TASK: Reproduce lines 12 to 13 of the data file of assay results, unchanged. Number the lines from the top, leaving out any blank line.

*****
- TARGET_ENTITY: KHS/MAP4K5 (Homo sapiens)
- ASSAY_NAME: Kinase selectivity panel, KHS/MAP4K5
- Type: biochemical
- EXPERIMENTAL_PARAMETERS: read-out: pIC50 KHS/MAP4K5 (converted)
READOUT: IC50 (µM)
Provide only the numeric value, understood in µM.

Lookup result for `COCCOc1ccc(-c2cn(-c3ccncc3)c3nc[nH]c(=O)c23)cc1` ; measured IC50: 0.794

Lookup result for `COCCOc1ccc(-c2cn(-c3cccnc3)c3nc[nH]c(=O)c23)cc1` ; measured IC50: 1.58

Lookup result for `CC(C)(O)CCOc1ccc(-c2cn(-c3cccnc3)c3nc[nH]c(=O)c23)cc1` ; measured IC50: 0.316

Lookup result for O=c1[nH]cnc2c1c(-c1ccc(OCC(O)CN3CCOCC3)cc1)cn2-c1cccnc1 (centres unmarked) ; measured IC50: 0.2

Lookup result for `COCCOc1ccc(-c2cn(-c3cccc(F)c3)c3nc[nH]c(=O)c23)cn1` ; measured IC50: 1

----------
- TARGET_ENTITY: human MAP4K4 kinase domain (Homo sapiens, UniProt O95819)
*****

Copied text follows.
----------
- TARGET_ENTITY: human MAP4K4 kinase domain (Homo sapiens, UniProt O95819)